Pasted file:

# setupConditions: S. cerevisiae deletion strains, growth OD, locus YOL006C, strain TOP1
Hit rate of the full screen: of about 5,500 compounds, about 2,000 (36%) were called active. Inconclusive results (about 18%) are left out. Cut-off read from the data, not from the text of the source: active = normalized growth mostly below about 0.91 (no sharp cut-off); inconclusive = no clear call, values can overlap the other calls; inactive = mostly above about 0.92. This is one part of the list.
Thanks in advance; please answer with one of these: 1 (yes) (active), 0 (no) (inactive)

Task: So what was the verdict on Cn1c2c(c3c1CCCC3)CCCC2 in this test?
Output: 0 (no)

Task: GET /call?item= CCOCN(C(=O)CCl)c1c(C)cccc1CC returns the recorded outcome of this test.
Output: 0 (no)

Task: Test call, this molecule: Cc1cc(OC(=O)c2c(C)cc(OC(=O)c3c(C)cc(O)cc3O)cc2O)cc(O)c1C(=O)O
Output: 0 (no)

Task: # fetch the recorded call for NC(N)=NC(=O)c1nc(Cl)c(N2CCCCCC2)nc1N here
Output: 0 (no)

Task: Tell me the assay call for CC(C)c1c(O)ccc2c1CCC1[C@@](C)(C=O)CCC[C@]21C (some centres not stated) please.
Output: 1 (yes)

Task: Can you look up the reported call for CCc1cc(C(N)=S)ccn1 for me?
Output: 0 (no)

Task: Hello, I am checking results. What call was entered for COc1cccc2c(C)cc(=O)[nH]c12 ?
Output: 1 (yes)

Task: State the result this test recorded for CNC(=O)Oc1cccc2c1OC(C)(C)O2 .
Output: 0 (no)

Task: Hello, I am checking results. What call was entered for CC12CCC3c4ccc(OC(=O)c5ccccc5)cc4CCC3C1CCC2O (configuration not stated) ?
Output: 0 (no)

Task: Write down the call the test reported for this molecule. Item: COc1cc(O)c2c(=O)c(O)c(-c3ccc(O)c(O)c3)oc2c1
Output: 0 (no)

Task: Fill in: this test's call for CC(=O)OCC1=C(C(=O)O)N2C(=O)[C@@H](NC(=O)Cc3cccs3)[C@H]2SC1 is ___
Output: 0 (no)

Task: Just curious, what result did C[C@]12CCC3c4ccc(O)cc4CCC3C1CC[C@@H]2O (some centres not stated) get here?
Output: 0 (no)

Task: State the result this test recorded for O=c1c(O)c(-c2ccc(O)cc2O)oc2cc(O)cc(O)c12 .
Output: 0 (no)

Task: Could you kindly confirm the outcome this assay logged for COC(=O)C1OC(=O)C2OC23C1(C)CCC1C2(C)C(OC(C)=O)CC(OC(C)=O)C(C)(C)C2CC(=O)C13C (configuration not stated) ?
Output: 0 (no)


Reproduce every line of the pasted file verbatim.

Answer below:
# setupConditions: S. cerevisiae deletion strains, growth OD, locus YOL006C, strain TOP1
Hit rate of the full screen: of about 5,500 compounds, about 2,000 (36%) were called active. Inconclusive results (about 18%) are left out. Cut-off read from the data, not from the text of the source: active = normalized growth mostly below about 0.91 (no sharp cut-off); inconclusive = no clear call, values can overlap the other calls; inactive = mostly above about 0.92. This is one part of the list.
Thanks in advance; please answer with one of these: 1 (yes) (active), 0 (no) (inactive)

Task: So what was the verdict on Cn1c2c(c3c1CCCC3)CCCC2 in this test?
Output: 0 (no)

Task: GET /call?item= CCOCN(C(=O)CCl)c1c(C)cccc1CC returns the recorded outcome of this test.
Output: 0 (no)

Task: Test call, this molecule: Cc1cc(OC(=O)c2c(C)cc(OC(=O)c3c(C)cc(O)cc3O)cc2O)cc(O)c1C(=O)O
Output: 0 (no)

Task: # fetch the recorded call for NC(N)=NC(=O)c1nc(Cl)c(N2CCCCCC2)nc1N here
Output: 0 (no)

Task: Tell me the assay call for CC(C)c1c(O)ccc2c1CCC1[C@@](C)(C=O)CCC[C@]21C (some centres not stated) please.
Output: 1 (yes)

Task: Can you look up the reported call for CCc1cc(C(N)=S)ccn1 for me?
Output: 0 (no)

Task: Hello, I am checking results. What call was entered for COc1cccc2c(C)cc(=O)[nH]c12 ?
Output: 1 (yes)

Task: State the result this test recorded for CNC(=O)Oc1cccc2c1OC(C)(C)O2 .
Output: 0 (no)

Task: Hello, I am checking results. What call was entered for CC12CCC3c4ccc(OC(=O)c5ccccc5)cc4CCC3C1CCC2O (configuration not stated) ?
Output: 0 (no)

Task: Write down the call the test reported for this molecule. Item: COc1cc(O)c2c(=O)c(O)c(-c3ccc(O)c(O)c3)oc2c1
Output: 0 (no)

Task: Fill in: this test's call for CC(=O)OCC1=C(C(=O)O)N2C(=O)[C@@H](NC(=O)Cc3cccs3)[C@H]2SC1 is ___
Output: 0 (no)

Task: Just curious, what result did C[C@]12CCC3c4ccc(O)cc4CCC3C1CC[C@@H]2O (some centres not stated) get here?
Output: 0 (no)

Task: State the result this test recorded for O=c1c(O)c(-c2ccc(O)cc2O)oc2cc(O)cc(O)c12 .
Output: 0 (no)

Task: Could you kindly confirm the outcome this assay logged for COC(=O)C1OC(=O)C2OC23C1(C)CCC1C2(C)C(OC(C)=O)CC(OC(C)=O)C(C)(C)C2CC(=O)C13C (configuration not stated) ?
Output: 0 (no)